“Ummm….” I couldn’t even think of the brand name. “I bought it at a drug store?”
“How many years have you had it?”
I blankly stared back at his shear-wielding stature.
“What temperature do you keep it at?” he asked.
“You can change the temperature?” I responded.
By this point Ryan had realized that I was clearly clueless when it came to straightening my own hair, something I have done on a regular basis for close to a decade.
“No wonder your hair is so fried,” Ryan said, as he pulled out a notebook and proceeded to give me instructions on how to care for my sad strands.
As I have fine, wavy (and supposedly damaged) hair, Ryan suggested that my first step to recovery was to clean up the split ends and cut a bit of length. “It will only get worse,” he instructed, showing how my disgusting habit of picking at my split ends had caused the bottom four inches of my hair to resemble a rat’s nest. After cutting off the thin and most frayed portion of my hair, he suggested that I step up my bi-annual haircut to every three months. “Trimming your ends more regularly will actually make your hair grow,” he claims. Ah, I have heard this before, but have always been skeptical. Will getting my hair cut more regularly make it grow faster? (I'll address this in another post). At the very least, I won't have to have quite so much hair cut off at my next trim.
With a new, shorter style (about 4 inches), Ryan began instructing me on how to maintain my healthier locks, starting with a boot camp in flat irons. His how-to-have-healthy-heat-styled-hair rules below:
1) Invest in your flat iron. A quality flat iron should last up to 10 years. Make sure to purchase one that says “ceramic plates,” which will ensure that the heat is evenly distributed. Don’t skimp on the purchase, it will cause more damage in the long run. The first thing I did when I got home was throw away my flat iron, which I realized must have been over six years old. As per Ryan’s recommendation, I tried the FHI Platform. Lightweight, simple and ceramic, the FHI flat iron also had the option to adjust the temperature. I had a winner. I also liked the CHI Auto Digital Iron which was similarly lightweight, offered different temperatures and additionally had a timer to automatically shut off. No more worrying I left my flat iron on after leaving the house.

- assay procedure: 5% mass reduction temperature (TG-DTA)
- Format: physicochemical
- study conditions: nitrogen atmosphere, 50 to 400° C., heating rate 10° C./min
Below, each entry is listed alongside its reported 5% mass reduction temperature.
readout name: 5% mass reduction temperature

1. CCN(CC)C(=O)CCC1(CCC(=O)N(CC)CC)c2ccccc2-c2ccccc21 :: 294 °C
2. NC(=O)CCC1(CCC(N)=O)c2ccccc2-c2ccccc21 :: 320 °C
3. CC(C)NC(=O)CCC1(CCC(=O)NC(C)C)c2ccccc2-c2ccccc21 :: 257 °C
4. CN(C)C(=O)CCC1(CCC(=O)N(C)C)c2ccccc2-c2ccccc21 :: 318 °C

2) A heat protector is a must! Ryan recommended MoroccanOil. For fine hair, use MoroccanOil Light. Avoid applying any heat protector 2 1/2 -3 inches from the scalp because they contain oil, which will make your hair look greasy. Put a drop on your hands, rub your hands together and then apply from the bottom up, as if your fingers are a comb. With this kind of product, a little bit goes a long way. With our Beauty Editor Dana Oliver's help, I found some Kerastase Nectar Thermique and MoroccanOil Light. In addition to my Living Proof “Restore” shampoo, conditioner and leave-in conditioning treatment, I was ready to flat iron.
3) Make sure the temperature is right for your hair. This is a big one. My hair should only be ironed at a low setting, below 300 degrees, as it is fine and damaged (the same goes for chemically treated hair). Normal hair can be ironed at 300-380 and thick, coarse or extra curly hair at 350-400. Start at a lower level and increase as needed. I had to rule out some options like the Remington Style Pink 1'’ Ceramic Flat Iron, as although I liked the bright packaging I couldn’t adjust the temperature and the auto setting was too hot for my hair.
Not only have I received compliments on my super-straight hair since I got it cut almost two months ago, but I have noticed a significant improvement in my hair quality: it's softer, smoother, shinier and appears to be growing faster. And since it's been a few months since I last saw Ryan, it's about time I schedule another trim.
Take a look at some of our favorite straight hair looks below: